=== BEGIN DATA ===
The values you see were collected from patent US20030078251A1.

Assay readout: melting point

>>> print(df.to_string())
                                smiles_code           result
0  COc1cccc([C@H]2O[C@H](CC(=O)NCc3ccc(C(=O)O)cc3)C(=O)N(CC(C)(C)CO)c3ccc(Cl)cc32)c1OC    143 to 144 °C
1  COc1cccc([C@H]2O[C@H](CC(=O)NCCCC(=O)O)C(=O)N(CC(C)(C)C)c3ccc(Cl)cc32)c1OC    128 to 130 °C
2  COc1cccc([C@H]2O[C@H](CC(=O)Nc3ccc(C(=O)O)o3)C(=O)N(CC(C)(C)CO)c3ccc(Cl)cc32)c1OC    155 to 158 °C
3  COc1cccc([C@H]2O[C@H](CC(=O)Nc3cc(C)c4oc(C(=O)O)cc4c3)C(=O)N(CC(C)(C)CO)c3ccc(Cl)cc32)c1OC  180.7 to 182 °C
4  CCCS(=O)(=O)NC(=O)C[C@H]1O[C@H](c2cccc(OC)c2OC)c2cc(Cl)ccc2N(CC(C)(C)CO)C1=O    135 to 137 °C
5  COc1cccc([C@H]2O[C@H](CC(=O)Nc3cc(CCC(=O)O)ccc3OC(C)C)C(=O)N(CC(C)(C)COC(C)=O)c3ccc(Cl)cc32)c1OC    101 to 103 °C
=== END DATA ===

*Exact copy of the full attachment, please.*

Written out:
The values you see were collected from patent US20030078251A1.

Assay readout: melting point

>>> print(df.to_string())
                                smiles_code           result
0  COc1cccc([C@H]2O[C@H](CC(=O)NCc3ccc(C(=O)O)cc3)C(=O)N(CC(C)(C)CO)c3ccc(Cl)cc32)c1OC    143 to 144 °C
1  COc1cccc([C@H]2O[C@H](CC(=O)NCCCC(=O)O)C(=O)N(CC(C)(C)C)c3ccc(Cl)cc32)c1OC    128 to 130 °C
2  COc1cccc([C@H]2O[C@H](CC(=O)Nc3ccc(C(=O)O)o3)C(=O)N(CC(C)(C)CO)c3ccc(Cl)cc32)c1OC    155 to 158 °C
3  COc1cccc([C@H]2O[C@H](CC(=O)Nc3cc(C)c4oc(C(=O)O)cc4c3)C(=O)N(CC(C)(C)CO)c3ccc(Cl)cc32)c1OC  180.7 to 182 °C
4  CCCS(=O)(=O)NC(=O)C[C@H]1O[C@H](c2cccc(OC)c2OC)c2cc(Cl)ccc2N(CC(C)(C)CO)C1=O    135 to 137 °C
5  COc1cccc([C@H]2O[C@H](CC(=O)Nc3cc(CCC(=O)O)ccc3OC(C)C)C(=O)N(CC(C)(C)COC(C)=O)c3ccc(Cl)cc32)c1OC    101 to 103 °C